Perfect Moments


In the sixties, when I used to sit down cross-legged on the floor to watch the escapades of the Starship Enterprise and her crew, I was a fan of Captain James T. Kirk.  We raised Doberman Pinschers and William Shatner had Doberman Pinschers and he was a charismatic figure.

Mr. Spock inspired less feeling for me. He always seemed something of a cold fish, and since I was a girl of many passionate opinions, I just didn’t care that much for unflappable logic of the half-Vulcan half-human man with the pointy ears.

So I never became a Trekkie (or “Trekker” as apparently they prefer) but I did, in time, get to be a huge fan of Leonard Nimoy. That started at a party, where someone had a copy of The New World of Leonard Nimoy, which contains gems like “Ruby, Don’t Take Your Love to Town” and “Proud Mary,” “I Walk the Line” and “Let It Be Me.”

Nimoy was clearly a man of many gifts. Singing wasn’t one of them. This record was dreadful. And it wasn’t his first, he’d had at least three others before this one, I was told. We didn’t know if he was so tone-deaf that he didn’t know that he couldn’t sing, or if he just didn’t care. There was something appealing about that. Clearly, he enjoyed making records, his ego didn’t need for them to be good records.

Each time I saw Leonard Nimoy doing something other than Star Trek, I was charmed. He was an educated, intelligent, gracious man. He had a strange relationship with Mr. Spock, evidenced by the title of his 1975 memoir “I Am Not Spock” and also by his second one twenty years later “I Am Spock.”

Nimoy was a kind of Renaissance man for Hollywood. He wrote books of poetry, was an avid and accomplished photographer, recorded those awful records, and did film and television work that had nothing to do with Vulcans.

Like a television movie about Golda Meir. And he directed Tom Selleck in Three Men and a Baby and Diane Keaton in The Good Mother. He wrote and starred in a one man play about Vincent Van Gogh. He appeared in a mini-series of The Sun Also Rises. (As Count Mippipopolous. He was versatile, but Jake Barnes might have been a stretch.)

He was not a one-trick pony, certainly, but that one defining role was the one he was never able to shake.

Captain Kirk and Mr. Spock eat pie.

Captain Kirk and Mr. Spock eat pie.


He was gentle with his Star Trek fans though, and made frequent appearances in regards to the beloved character. He often appeared with his old friend, William Shatner, including a few cameos on Shatner’s gig for Priceline. There were talk shows, conventions, the role reprised on both television and the large screen.

He provided voice-overs for “Spock” on the Simpsons, Futurama, Big Bang Theory. When Leonard Nimoy’s death was announced this morning someone wrote “Who will tell Sheldon?”

Leonard Nimoy’s stepson signed Bruno Mars to the Warner Brothers. That might have been the extent of it, but no, there’s Leonard playing an fictive self in a ratty bathrobe in an alternate version to “The Lazy Song.” The character is really pretty scurrilous– what Leonard Nimoy might have been if he was bitter and lonely and living in the San Fernando Valley. It’s amazing he was able to keep a straight face, but I guess he had practice.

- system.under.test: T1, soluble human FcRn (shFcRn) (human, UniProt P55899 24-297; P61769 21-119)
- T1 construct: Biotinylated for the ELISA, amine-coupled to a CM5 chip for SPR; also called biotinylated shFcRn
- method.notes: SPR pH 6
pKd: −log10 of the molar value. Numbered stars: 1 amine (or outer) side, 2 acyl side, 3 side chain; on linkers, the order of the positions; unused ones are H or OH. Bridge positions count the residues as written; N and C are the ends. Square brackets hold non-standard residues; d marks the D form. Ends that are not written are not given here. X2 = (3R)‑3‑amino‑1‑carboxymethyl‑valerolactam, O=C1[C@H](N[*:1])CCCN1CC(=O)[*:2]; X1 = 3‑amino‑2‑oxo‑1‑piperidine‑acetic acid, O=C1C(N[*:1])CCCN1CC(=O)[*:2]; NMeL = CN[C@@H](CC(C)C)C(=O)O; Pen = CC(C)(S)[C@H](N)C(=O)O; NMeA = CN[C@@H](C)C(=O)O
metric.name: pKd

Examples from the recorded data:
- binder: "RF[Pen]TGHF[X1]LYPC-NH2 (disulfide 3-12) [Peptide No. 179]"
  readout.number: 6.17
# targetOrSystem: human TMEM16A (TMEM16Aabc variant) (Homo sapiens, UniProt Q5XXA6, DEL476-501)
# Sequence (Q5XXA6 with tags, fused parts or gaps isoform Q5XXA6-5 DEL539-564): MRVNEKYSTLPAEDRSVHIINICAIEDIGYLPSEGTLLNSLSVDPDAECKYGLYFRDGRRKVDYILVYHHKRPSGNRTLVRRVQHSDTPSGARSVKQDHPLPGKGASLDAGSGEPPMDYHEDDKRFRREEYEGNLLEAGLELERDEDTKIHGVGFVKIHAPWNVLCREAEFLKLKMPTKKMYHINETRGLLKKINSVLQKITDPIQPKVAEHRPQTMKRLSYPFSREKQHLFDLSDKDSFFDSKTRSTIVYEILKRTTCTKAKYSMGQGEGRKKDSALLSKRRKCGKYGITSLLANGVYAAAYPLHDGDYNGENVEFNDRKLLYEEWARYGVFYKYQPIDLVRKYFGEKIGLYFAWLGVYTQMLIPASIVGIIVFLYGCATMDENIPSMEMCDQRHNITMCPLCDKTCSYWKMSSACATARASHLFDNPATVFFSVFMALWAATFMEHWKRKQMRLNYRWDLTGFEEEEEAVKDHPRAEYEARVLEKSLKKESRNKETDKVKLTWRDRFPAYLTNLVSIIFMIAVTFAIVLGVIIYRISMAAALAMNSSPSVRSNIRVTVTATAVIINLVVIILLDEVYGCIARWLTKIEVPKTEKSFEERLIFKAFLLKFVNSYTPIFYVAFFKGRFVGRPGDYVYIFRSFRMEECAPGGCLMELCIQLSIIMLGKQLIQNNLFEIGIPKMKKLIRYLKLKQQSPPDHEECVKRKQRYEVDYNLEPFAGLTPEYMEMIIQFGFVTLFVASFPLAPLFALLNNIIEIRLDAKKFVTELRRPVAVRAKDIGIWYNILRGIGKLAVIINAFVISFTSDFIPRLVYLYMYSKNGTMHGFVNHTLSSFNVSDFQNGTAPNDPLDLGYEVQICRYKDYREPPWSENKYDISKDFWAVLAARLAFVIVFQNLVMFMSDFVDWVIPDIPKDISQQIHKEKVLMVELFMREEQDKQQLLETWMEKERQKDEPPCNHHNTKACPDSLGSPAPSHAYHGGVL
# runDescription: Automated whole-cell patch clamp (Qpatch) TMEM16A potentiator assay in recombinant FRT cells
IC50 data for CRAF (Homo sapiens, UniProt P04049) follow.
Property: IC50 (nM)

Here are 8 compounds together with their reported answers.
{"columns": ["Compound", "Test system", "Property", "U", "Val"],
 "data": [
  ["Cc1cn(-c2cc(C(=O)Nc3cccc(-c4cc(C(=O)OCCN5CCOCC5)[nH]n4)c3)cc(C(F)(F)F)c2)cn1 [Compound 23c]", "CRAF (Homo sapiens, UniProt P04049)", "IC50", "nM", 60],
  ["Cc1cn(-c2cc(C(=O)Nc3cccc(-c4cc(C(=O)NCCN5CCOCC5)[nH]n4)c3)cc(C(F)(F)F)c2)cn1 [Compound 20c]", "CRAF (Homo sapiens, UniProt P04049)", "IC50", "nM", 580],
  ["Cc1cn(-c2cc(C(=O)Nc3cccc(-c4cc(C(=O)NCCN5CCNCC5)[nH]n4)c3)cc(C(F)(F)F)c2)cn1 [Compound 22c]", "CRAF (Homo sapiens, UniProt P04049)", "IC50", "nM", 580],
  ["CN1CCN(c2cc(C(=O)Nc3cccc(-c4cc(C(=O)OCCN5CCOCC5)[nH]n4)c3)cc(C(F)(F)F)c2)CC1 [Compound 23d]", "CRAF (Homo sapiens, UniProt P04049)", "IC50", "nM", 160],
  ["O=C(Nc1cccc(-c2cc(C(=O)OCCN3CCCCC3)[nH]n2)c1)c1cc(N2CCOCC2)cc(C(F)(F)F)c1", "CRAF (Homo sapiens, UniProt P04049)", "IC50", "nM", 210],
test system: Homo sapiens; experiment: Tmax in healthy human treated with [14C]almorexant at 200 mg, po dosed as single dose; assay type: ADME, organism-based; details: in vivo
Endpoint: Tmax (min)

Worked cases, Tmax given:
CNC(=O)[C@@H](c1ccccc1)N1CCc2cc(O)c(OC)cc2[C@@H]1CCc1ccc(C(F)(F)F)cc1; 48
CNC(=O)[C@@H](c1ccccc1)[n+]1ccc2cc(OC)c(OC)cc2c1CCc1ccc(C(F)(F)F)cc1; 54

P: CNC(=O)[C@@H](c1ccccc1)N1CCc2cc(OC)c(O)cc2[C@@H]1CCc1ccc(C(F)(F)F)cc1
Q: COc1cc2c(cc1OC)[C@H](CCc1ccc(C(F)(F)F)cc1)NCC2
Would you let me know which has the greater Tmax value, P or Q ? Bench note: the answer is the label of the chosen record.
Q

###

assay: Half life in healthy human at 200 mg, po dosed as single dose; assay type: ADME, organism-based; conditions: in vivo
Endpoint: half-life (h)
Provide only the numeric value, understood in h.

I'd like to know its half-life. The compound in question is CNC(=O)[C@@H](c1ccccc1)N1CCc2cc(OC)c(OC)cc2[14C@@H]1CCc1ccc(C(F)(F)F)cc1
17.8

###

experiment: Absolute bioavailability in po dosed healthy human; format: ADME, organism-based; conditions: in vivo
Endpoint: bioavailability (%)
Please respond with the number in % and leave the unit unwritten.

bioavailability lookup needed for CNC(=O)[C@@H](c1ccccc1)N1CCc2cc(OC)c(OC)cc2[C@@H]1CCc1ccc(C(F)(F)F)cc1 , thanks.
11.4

Because of course, he was neither bitter nor lonely.

In a taped interview included in the New York Times obituary, he explained how the Vulcan Salute came to be. It turns out the that the now iconic gesture– with which almost everyone greeted Leonard Nimoy (including President Obama) was one he observed during a Kohanic blessing at temple when he was a child in Boston.

Though his father instructed him to turn away, to avert his eyes, he peeked. He saw the Jewish priests’ outstretched hands in blessing and he thought it “magical.” He suggested the V-shape hand signal (it is actually the sign for the Hebrew Shin)  to Gene Roddenberry many years later, and a chapter in popular culture was born. But watch the video at the link. To hear him tell the story is lovely.

Just over a year ago, Leonard Nimoy was diagnosed with chronic obstructive pulmonary disease. It’s a ghastly way to die.

“I quit smoking 30 yrs ago,” he tweeted to his fans. “Not soon enough. I have COPD. Grandpa says, quit now!! LLAP.”

LLAP. “Live Long and Prosper. ”

“Smokers, please understand,” the messages continued. “If you quit after you’re diagnosed with lung damage it’s too late. Grandpa says learn my lesson. Quit now. LLAP. I’m doing OK. Just can’t walk distances. Love my life, family, friends and followers.”

On the 23rd of February, his last tweet was posted.

A life is like a garden. Perfect moments can be had, but not preserved, except in memory. LLAP.

He probably didn’t come up with his last message on Monday. He’s had a little time to think about how to say goodbye to all those people who loved him and his character so much. It doesn’t matter when he came up with it, it is his last, most beautiful, gift to his fans.

My friend David Weinstock wrote today  “Hail Spock, who made the 1970s a better place for Jewish boys with strange ears.”

It must be a very difficult time for Leonard Nimoy’s family and for his friends and for his colleagues and all of the people who knew him so well and enjoyed him so much. I know this to be true because of how his death this morning, at the age of 83, has affected the rest of us.

I admit it, I have wept.

Highly illogical.







To a Former Student of My Father’s


A few weeks ago, an email arrived out of the blue from a former student of my father’s. My father, dead now nine years next week. In this unexpected missive were recollections of my father’s enthusiasm for 18th century poetry and the way he laughed. He did have a wonderful manner of laughing. It’s said that you die two deaths. One when you draw your last breath, the other when someone speaks your name for the last time– and thus my father, Larry Vonalt (January 10, 1937 – December 26, 2005) lives on.